No, as a kid, I was just in awe of what Netscape allowed me to do. The information I now had access to, the games I could find and download, the questions I could search answers for.
It let me into the digital world, a world I’ve never left…
Yes, Netscape was the gateway into the greatest foundational technology of all time (which we’ll dive into Monday) and yes, it minted a whole bunch of millionaires in the process (which we’ll also dive into next week).
However, for all of the greatness that Netscape and its access to the internet delivered early on, it was also one of the most controversial developments the world had ever seen.
In an interview with Vox in 2014, Marc Andreessen (who developed Netscape) had this to say:
Let me go through all the criticisms levelled against the internet 20 years ago.
- It’s for nerds. “Fine, you nerds can do what you want but normal people are never going to use this thing.”
- It’s completely decentralized, which means you can’t trust it. No business is ever going to do anything on it because businesses won’t work on an untrusted environment. There won’t ever be any e-commerce.
- There will never be any internet payments. No one will put their credit card on the internet.
- It’s an open-source kind of thing, so there will be no Internet companies.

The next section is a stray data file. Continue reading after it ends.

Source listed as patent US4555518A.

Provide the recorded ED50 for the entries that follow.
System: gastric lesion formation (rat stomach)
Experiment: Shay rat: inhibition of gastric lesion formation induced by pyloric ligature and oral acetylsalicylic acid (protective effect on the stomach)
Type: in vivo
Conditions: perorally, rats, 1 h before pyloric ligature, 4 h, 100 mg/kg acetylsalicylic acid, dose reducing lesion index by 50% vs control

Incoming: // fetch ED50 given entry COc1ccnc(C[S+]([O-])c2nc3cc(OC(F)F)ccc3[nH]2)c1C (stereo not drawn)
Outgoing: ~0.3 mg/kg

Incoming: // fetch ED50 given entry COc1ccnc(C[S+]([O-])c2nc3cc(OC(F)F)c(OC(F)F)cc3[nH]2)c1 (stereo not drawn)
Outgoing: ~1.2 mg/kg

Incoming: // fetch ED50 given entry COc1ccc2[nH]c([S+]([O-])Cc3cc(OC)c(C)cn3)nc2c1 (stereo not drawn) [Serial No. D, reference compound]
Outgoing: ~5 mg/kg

- It’s got all these technical deficiencies. It’s slow. It’s unreliable. It doesn’t work right. When you do a search, sometimes you get an answer back and sometimes you don’t. Sometimes when you dial in you get a busy signal.
- What happen if your ISP goes out of business? Then you can’t get back online.
- Once you get on the internet, even assuming you get on the internet, there’s nothing to do. There’s no content. Time magazine isn’t online, the New York Times isn’t online. It’s just a bunch of nerd stuff.
Go through Andreessen’s points there a few times.
I want you to really let that soak in.
Particularly those bits around it just being for “nerds”.
I’m a nerd. I know plenty of other people who are nerds.
I also know that us “nerds” have a better capacity to clue in on the world’s next great technologies better than anyone else.